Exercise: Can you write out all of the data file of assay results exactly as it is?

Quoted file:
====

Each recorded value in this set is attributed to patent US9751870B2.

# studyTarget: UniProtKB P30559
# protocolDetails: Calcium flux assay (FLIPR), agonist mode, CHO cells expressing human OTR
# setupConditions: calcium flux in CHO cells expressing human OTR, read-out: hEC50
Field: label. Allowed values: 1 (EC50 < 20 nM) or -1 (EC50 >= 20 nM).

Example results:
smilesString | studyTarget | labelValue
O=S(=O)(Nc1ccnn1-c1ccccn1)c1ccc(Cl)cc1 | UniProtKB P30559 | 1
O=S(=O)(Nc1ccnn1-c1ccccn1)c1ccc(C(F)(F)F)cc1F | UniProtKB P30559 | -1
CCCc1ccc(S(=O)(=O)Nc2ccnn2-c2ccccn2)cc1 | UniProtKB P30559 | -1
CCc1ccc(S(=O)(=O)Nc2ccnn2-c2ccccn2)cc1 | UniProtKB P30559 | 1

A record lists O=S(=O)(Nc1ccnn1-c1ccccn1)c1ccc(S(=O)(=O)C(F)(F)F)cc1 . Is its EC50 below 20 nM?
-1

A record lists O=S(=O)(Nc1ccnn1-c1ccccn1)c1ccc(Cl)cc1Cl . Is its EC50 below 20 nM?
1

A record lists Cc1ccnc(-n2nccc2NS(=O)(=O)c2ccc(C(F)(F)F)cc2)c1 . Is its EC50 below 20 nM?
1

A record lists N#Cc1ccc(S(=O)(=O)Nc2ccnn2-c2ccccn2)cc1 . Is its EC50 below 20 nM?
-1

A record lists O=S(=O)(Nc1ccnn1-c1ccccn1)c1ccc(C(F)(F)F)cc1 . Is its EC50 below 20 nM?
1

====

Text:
Each recorded value in this set is attributed to patent US9751870B2.

# studyTarget: UniProtKB P30559
# protocolDetails: Calcium flux assay (FLIPR), agonist mode, CHO cells expressing human OTR
# setupConditions: calcium flux in CHO cells expressing human OTR, read-out: hEC50
Field: label. Allowed values: 1 (EC50 < 20 nM) or -1 (EC50 >= 20 nM).

Example results:
smilesString | studyTarget | labelValue
O=S(=O)(Nc1ccnn1-c1ccccn1)c1ccc(Cl)cc1 | UniProtKB P30559 | 1
O=S(=O)(Nc1ccnn1-c1ccccn1)c1ccc(C(F)(F)F)cc1F | UniProtKB P30559 | -1
CCCc1ccc(S(=O)(=O)Nc2ccnn2-c2ccccn2)cc1 | UniProtKB P30559 | -1
CCc1ccc(S(=O)(=O)Nc2ccnn2-c2ccccn2)cc1 | UniProtKB P30559 | 1

A record lists O=S(=O)(Nc1ccnn1-c1ccccn1)c1ccc(S(=O)(=O)C(F)(F)F)cc1 . Is its EC50 below 20 nM?
-1

A record lists O=S(=O)(Nc1ccnn1-c1ccccn1)c1ccc(Cl)cc1Cl . Is its EC50 below 20 nM?
1

A record lists Cc1ccnc(-n2nccc2NS(=O)(=O)c2ccc(C(F)(F)F)cc2)c1 . Is its EC50 below 20 nM?
1

A record lists N#Cc1ccc(S(=O)(=O)Nc2ccnn2-c2ccccn2)cc1 . Is its EC50 below 20 nM?
-1

A record lists O=S(=O)(Nc1ccnn1-c1ccccn1)c1ccc(C(F)(F)F)cc1 . Is its EC50 below 20 nM?
1